The Hon. Shaoquett Moselmane condemning racist attacks on Muslim Community and particularly Muslim Women
The Hon. SHAOQUETT MOSELMANE [10.21
p.m.]: I speak on an issue that has
been giving me and many in the wider Australian community, as well as the
entire Australian Islamic community, considerable distress—that is, the
baseless and cowardly attacks on the Australian Muslim community, particularly
Muslim women, in the past few weeks. These attacks show the ugly side of some
in our wider community. In a few instances it also shows the beautiful side of
the Australian community at its best. I am pleased that in a number of
circumstances bystanders have come to the aid of victims and stood up for the
values of decency that most Australians share.
At this juncture I express my gratitude to the many decent journalists in our national and regional news media outlets, including the Newcastle Herald and The Young Witness, for their objective, community-minded reporting. I take this opportunity to congratulate Young's general manager, Peter Vlatko, and Mayor Walker, who expressed solidarity with the Muslim community in Young, saying, "We are proud of our multicultural heritage." I am also thankful to our New South Wales Opposition leader, John Robertson, and our Federal Opposition leader, Bill Shorten, for their forthright condemnation of such un-Australian behaviour.
It has been reported that there have been at least 30 attacks on Muslims, mainly against women wearing the hijab, in the three weeks since the police anti-terror raids. There is no justification for these attacks. They are uncalled for, unacceptable and un-Australian. Some examples of these attacks in New South Wales as reported in the Sydney Morning Herald include: a woman was threatened with having her hijab torn from her head and set alight; a cup of coffee was thrown through the car window of a woman driving while wearing a hijab; a mother in Western Sydney was spat on and had the pram carrying her baby kicked; a woman in a hijab was physically attacked in Western Sydney and her car subsequently vandalised, with profanities spray painted on it; and a heavily pregnant woman was verbally abused and intimidated in Sydney.
Members may also recall an incident in the Hunter where a Muslim woman was verbally assaulted and another decent Australian who intervened was also assaulted. In addition, there have been threats and attacks on Muslim property and places of worship in New South Wales, including Lakemba Mosque and Auburn Gallipoli Mosque being directly threatened in letters sent by the Australian Defence League—an organisation known for its hateful attitude towards Muslim Australians. Two cars belonging to a Muslim family in Wentworthville had the words "Muslim dog" spray painted on them. Direct threats against the Grand Mufti of Australia were issued by anonymous members of the Australian Defence League via a letter saying, "Muslims … Australia will fight you 'terror for terror', 'blood for blood', 'bomb for bomb'." Minto Mosque was threatened via a letter from an anonymous source.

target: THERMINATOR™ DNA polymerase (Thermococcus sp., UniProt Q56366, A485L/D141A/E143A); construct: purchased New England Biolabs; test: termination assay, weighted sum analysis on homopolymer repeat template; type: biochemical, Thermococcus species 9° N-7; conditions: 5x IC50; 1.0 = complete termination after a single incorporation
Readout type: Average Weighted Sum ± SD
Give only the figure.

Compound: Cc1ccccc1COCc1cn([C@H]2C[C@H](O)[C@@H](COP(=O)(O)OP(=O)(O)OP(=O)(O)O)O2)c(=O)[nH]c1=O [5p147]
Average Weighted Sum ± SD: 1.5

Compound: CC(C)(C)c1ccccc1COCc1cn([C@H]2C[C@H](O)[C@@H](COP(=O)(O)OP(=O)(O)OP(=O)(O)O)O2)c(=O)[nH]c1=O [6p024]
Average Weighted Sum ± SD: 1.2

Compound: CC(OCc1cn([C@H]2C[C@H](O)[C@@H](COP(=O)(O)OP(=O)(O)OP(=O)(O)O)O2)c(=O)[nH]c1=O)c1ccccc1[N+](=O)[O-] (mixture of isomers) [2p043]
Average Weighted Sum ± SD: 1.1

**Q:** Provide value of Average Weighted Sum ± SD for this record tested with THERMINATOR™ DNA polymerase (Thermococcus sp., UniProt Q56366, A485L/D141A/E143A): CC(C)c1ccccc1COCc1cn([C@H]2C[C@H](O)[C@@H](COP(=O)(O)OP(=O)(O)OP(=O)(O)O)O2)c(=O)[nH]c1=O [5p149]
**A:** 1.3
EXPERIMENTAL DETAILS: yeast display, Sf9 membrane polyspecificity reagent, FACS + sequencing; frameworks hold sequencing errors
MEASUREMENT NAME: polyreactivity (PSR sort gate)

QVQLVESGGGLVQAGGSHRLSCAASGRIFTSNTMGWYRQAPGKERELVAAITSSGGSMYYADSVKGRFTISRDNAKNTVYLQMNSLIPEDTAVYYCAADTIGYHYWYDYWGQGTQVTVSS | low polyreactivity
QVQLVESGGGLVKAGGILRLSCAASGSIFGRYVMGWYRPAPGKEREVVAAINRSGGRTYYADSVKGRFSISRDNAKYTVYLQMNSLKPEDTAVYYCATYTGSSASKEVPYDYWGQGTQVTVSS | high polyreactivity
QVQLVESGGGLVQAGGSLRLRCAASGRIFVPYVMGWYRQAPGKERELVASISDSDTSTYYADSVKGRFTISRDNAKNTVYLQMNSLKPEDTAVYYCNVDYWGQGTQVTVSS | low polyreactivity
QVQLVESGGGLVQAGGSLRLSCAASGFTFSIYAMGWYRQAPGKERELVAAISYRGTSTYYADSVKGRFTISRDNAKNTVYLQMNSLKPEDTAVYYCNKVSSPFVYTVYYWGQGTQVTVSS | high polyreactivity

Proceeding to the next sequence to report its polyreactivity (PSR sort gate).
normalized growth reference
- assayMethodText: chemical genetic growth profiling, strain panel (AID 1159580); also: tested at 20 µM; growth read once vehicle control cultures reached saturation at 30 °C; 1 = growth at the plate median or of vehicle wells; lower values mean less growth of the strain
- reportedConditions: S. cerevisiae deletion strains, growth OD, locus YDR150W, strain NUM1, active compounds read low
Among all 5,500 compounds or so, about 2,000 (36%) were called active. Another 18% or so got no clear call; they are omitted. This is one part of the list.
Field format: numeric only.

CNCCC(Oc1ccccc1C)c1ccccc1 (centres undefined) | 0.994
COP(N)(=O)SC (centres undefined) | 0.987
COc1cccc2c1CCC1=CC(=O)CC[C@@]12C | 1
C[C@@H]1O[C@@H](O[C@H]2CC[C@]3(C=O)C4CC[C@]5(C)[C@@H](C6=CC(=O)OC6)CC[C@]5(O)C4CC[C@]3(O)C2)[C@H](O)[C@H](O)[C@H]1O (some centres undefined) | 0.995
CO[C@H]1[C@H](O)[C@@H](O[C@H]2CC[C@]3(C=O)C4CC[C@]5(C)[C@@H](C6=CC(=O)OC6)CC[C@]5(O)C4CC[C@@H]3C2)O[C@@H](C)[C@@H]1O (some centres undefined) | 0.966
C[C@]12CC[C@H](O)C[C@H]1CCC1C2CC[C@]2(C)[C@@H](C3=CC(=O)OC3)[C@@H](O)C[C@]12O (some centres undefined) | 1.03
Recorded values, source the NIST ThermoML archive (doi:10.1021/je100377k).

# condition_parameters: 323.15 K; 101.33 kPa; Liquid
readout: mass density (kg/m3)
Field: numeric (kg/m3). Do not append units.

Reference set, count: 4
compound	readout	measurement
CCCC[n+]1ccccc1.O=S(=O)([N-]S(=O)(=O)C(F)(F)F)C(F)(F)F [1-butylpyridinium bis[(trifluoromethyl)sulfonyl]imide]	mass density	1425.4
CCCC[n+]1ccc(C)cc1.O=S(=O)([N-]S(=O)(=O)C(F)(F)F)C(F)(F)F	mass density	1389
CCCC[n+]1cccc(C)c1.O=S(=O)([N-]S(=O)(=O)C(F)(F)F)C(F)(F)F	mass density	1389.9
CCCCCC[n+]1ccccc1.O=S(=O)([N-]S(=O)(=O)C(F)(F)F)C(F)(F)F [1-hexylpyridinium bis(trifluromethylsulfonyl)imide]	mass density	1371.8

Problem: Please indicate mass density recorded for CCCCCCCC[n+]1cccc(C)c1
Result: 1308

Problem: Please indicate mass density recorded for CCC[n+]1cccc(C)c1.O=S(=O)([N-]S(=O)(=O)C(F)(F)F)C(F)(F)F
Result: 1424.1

Communities are already worried that the political statements made by Federal parliamentarians fuel such attacks by sending the wrong message that it is okay to be a bigot. Furthermore, it is a shame that Australian citizens have to write to our Prime Minister to ask him to do his job and speak out against bigotry. Almir Colan, an executive member of the Islamic Council of Victoria, told the Guardian Australia:
We want the Prime Minister … to concentrate on responsible, productive language. If Tony Abbott used strong words, if he said that an attack on Muslims is an attack on all of us that would isolate the bigot and reassure Muslims.
We now have a community of people who are fearful and scared to go about their normal business and be part of the wider community. I have heard that many Muslim women are scared to be out in public for fear of attack. My own sister, who wears a scarf, is an example in point. Yesterday she recalled an incident that happened some time ago where a truck driver told her to remove the towel from her head. She said the trauma of that incident has returned recently and she now fears walking alone at night. I call on the police, this Parliament, and the broader Australian community to unite and send a strong message that cowardly, racist attacks will not be tolerated and must always be condemned. This is not who we are. It is not what our country stands for.
The Hon. Shaoquett Moselmane MLC.
Level 11, Room 1116.
Parliament of New South Wales
Macquarie St, Sydney NSW 2000 Australia
02 9230 2526 || � 02 9230 2722
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